transactional analysis

Topics: Transactional analysis, Games People Play, Eric Berne Pages: 5 (3522 words) Published: October 31, 2014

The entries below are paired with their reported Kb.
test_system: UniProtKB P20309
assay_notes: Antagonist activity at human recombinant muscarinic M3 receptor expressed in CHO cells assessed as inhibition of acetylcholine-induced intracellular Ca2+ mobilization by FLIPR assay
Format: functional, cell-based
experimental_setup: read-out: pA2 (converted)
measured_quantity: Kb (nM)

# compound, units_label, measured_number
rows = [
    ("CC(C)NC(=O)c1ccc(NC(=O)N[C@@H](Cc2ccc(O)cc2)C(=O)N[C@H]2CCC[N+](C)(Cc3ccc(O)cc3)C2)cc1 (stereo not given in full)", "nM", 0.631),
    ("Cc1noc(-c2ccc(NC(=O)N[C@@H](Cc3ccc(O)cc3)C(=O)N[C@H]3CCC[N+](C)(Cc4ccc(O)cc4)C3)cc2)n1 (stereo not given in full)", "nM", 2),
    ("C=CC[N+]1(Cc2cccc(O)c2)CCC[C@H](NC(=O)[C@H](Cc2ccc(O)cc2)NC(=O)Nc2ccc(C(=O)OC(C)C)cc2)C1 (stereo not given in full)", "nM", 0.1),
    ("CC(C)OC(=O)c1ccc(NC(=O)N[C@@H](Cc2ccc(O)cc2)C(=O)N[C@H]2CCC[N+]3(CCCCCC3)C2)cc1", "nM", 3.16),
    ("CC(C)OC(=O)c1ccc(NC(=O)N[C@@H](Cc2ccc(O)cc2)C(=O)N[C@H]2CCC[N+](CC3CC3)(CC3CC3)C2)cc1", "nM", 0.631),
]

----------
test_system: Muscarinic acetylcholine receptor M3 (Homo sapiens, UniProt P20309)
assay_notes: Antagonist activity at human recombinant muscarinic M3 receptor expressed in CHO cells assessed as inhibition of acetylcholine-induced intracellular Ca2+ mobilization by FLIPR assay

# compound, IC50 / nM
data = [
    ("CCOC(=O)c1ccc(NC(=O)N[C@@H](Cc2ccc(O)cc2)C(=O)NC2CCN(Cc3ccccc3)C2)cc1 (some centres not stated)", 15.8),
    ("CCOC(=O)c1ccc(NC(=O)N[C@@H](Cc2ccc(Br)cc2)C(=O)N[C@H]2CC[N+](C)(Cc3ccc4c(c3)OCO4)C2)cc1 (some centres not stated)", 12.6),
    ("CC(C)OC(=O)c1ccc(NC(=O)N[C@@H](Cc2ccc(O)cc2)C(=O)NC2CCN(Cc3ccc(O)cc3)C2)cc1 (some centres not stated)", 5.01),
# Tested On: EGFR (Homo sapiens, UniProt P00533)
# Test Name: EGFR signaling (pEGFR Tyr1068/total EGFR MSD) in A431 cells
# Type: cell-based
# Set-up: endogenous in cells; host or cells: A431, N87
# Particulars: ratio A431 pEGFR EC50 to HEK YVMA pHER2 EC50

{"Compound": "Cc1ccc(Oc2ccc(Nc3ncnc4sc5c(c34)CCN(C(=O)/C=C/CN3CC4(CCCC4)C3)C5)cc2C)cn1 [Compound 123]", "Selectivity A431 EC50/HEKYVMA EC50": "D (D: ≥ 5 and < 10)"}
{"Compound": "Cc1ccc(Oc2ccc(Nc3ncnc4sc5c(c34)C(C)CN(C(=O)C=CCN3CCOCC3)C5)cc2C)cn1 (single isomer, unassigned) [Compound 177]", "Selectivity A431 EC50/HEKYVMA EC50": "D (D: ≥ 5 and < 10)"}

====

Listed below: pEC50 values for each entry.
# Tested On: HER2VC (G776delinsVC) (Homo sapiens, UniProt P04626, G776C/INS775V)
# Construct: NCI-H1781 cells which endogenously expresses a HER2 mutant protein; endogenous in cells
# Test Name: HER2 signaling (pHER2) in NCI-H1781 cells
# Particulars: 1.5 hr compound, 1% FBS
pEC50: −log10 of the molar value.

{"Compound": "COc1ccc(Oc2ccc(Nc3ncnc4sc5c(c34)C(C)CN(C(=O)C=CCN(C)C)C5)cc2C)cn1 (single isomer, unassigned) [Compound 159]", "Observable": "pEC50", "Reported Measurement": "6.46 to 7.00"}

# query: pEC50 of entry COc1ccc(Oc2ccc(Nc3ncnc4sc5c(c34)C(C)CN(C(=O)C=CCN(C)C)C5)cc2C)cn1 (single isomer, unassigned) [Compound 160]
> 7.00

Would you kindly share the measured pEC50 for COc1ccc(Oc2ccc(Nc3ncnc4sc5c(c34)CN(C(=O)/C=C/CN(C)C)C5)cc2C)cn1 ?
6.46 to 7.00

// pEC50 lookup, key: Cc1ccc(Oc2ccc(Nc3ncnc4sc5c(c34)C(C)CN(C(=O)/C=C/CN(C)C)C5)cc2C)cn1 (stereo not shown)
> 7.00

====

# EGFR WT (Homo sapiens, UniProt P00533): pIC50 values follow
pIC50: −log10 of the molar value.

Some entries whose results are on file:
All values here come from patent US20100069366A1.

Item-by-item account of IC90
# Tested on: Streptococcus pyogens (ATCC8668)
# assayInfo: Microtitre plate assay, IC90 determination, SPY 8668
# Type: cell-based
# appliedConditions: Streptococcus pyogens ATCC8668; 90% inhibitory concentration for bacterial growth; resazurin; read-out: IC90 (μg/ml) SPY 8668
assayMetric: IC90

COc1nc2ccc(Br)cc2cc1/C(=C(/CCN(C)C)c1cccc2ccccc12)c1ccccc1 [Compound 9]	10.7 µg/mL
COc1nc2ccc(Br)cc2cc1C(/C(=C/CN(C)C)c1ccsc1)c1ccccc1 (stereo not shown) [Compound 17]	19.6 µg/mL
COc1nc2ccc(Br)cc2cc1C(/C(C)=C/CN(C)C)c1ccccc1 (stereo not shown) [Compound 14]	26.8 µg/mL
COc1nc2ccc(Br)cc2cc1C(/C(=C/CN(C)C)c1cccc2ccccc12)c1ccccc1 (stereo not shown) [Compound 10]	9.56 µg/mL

Transactional Analysis The following is an introductory description of Transactional Analysis. It is designed to be understood by the layperson, written with approximately the same level of complexity that Berne used forGames People Play. Psychoanalysis before Eric Berne While there were many theories purporting to explain human behavior before HYPERLINK http//www.ericberne.com/eric_berne_biography/ o Biography of Eric Berne Eric Berne,the most frequently cited and known is the work of Sigmund Freud. Freud emerged in the early 20th century with his theories about personality. Freud believed that personality had three components, all of which must work together to produce our complex behaviors. These three components or aspects were theId,Ego, and theSuperego. It was Freuds belief that these three components needed to be well-balanced to produce reasonable mental health and stability in an individual. According to Freud, the Id functions in theirrationalandemotionalpart of the mind, the Ego functions as therationalpart of the mind, and the Superego can be thought of as themoralpart of the mind, a manifestation of societal or parental values. But perhaps Freuds greatest contribution (and the one that influenced Berne) was the fact that the human personality ismulti-faceted.Regardless of the classification or name given to a particular area of personality (id, superego, etc.), each individual possesses factions that frequently collide with each other. And it is these collisions and interactions between these personality factions that manifest themselves as an individuals thoughts, feelings, and behaviors. Thus, under Freuds theories, an individuals behavior can be understood by analyzing and understanding his/her three factions. But in a point to be emphasized later in this paper, Dr. Berne believes that Freuds proposed structures are concepts and not phenomenological realities1 Another scientist whose contributions impacted Dr. Berne in his development of Transactional Analysis is HYPERLINK http//www.ericberne.com/wilder-penfield-biography/ o Wilder Penfield Biography Dr. Wilder Penfield,a neurosurgeon from McGill University in Montreal. Penfields experiments focused on the application of electrical currents to specific regions of the brain. Penfield discovered that, when applying current to the temporal lobe of live and alert patients, he would stimulate meaningful memories. In addition, not only were vivid pictures of that persons past revealed, but also thefeelings and emotionsassociated with that event were uncovered.These patients would recite these events, even though in many cases they were events that the patients were unable to recollect on their own. Penfield carried out these and similar experiments for many years. Some of the key conclusions that he reached that went on to influence Berne in his development of Transactional Analysis include The human brain acts in many ways like a camcorder, vividly recording events. While that event may not necessarily be able to be consciously retrieved by the owner, the event always exists in the brain. Both theeventand thefeelings experienced during that eventare stored in the brain. The event and the feelings are locked together, and neither one can be recalled without the other. When an individual replays his or her experiences, he or she can replay them in such a vivid form that the individual experiences again the same emotions he or she felt during the actual experience. Or, as Bernes student HYPERLINK http//www.ericberne.com/im-ok-youre-ok-by-thomas-a-harris/ o Im OK Youre OK by Thomas A. Harris Thomas A. HarrissaidI not only remember how I felt, I feel the same way now2 Individuals are able to exist in two states simultaneously. Individuals replaying certain events are able to experience the emotions associated with those events, but they are also able to objectively talk about the events at the same time. These contributions by Penfield and Freud, as well as many...
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